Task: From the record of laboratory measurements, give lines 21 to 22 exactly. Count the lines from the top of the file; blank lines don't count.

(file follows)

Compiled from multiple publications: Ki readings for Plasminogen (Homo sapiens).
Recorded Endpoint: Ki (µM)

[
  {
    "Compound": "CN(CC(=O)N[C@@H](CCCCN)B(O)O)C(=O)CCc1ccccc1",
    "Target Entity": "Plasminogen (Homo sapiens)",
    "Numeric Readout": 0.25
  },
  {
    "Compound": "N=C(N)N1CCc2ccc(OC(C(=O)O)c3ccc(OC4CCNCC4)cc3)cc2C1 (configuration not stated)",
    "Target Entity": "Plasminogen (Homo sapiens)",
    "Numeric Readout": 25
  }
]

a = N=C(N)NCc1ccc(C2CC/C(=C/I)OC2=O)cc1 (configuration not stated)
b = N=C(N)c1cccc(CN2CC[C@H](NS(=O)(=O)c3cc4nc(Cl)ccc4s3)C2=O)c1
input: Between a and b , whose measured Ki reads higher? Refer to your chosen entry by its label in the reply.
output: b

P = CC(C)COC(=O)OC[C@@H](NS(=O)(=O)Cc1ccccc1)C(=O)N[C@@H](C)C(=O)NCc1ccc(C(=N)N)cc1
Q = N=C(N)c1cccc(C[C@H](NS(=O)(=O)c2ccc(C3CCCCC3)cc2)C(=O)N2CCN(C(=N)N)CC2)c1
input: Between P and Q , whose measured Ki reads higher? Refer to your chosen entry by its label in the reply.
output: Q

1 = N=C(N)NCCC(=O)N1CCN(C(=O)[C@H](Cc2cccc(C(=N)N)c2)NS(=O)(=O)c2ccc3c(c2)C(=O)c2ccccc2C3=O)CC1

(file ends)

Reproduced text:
input: Between P and Q , whose measured Ki reads higher? Refer to your chosen entry by its label in the reply.
output: Q